The general rule for probating a will is that you must submit the original will to the court. You simply cannot send a photocopy of the will to the court as if it were an original. There is a presumption in estates law that if the original will cannot be located, it is because the testator intentionally destroyed his or her will. While probating a copy of a will is not necessarily impossible, it is not a simple procedure.
Generally, there are two options when the original will cannot be located and you are left with a photocopy. To try and overcome the presumption about the intentional destruction of the will, the estate trustee and/or beneficiaries will have to submit an application to the court to “prove” that the copy you have in your position is in fact a valid copy of the will. This could be proven through the use of affidavit evidence about conversations the deceased may have had with the family about their testamentary intentions, or correspondence about the will with the deceased’s lawyers as well as any corresponding notes to file the lawyer has in their possession.
The second option is to apply to the court to appoint an administrator. If there is no original will, there can be no executor. Instead, the court can appoint an administrator who will carry out the terms of the will. Rather than proceeding as if there were no will and treat the estate as intestate, it is possible a judge may consider an application to appoint an Administrator with the will annexed.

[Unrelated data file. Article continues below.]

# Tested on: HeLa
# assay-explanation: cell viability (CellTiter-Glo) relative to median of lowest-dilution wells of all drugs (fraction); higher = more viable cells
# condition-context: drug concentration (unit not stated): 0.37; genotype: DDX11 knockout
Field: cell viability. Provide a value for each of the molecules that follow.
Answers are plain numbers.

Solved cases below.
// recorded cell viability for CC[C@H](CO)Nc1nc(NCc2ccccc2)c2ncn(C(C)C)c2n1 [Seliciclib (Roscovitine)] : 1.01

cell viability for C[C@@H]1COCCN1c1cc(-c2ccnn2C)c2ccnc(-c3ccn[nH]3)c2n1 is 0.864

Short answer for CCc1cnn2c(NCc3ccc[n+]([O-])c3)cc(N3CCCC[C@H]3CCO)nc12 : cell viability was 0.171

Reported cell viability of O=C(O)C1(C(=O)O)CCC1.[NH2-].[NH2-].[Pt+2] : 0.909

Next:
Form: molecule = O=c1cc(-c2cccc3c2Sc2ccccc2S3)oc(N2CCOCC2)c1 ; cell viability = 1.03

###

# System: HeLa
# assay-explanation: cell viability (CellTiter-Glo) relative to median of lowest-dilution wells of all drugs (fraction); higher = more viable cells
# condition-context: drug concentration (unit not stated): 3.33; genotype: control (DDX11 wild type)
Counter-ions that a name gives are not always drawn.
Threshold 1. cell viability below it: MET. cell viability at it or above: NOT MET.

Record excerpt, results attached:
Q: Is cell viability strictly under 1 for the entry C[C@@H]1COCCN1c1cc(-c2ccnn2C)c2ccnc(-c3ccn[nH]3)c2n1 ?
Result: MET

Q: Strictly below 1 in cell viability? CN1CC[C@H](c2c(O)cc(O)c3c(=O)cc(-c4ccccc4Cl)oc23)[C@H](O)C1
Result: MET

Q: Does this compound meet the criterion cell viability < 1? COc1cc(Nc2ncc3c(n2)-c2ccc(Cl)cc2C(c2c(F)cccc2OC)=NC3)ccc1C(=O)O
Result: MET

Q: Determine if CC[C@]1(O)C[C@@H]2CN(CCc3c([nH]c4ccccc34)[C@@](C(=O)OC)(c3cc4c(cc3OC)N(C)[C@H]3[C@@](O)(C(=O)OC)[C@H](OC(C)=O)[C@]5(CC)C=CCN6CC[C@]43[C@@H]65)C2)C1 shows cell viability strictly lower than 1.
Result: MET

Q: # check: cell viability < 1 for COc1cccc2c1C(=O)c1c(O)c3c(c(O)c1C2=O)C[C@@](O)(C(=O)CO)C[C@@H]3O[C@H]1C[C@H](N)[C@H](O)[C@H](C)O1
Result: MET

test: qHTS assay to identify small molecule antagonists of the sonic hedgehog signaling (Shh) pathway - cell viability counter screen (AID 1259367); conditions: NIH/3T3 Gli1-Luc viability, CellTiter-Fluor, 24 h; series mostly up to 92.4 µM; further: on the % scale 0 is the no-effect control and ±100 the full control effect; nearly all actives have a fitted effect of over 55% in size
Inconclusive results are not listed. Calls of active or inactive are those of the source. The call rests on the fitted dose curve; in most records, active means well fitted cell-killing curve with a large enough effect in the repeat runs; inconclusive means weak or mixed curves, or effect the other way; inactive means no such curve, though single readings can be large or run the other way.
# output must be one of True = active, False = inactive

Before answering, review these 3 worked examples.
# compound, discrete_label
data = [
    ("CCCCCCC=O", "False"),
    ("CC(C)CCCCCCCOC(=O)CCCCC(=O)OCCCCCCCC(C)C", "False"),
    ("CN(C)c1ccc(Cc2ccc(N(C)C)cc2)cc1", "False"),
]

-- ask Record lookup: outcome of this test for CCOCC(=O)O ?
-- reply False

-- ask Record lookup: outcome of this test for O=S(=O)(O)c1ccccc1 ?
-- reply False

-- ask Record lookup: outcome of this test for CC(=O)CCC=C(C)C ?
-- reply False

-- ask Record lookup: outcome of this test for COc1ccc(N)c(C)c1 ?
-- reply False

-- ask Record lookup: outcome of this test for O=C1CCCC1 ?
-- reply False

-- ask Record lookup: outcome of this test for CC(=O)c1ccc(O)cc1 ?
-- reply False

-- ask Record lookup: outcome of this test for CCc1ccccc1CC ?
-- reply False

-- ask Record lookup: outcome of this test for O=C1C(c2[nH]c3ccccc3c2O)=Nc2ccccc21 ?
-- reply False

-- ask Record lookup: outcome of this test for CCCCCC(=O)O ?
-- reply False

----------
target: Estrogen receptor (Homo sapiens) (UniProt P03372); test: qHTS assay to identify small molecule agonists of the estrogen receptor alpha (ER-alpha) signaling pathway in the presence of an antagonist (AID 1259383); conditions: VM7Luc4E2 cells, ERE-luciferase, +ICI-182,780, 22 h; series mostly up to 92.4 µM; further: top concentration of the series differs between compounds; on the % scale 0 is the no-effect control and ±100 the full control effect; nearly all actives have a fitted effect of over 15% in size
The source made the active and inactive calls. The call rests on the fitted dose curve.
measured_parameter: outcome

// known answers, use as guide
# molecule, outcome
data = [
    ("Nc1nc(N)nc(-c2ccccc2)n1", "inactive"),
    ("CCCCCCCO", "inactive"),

It is important to note that in situations where there is more than one individual with a financial interest in the estate and there is conflict over the contents of the will, the process can be even more difficult. The estate trustee or beneficiaries will be required to commence court proceedings in order to obtain the advice and direction of the court with respect to any contested issues and leave it for a judge to decide how to proceed with the administration of the estate.
It is important to ensure that the original copy of your will is left in a safe place and that your estate trustee and/or beneficiaries know where it can be located on your passing. Doing so will reduce any difficulties administering your estate.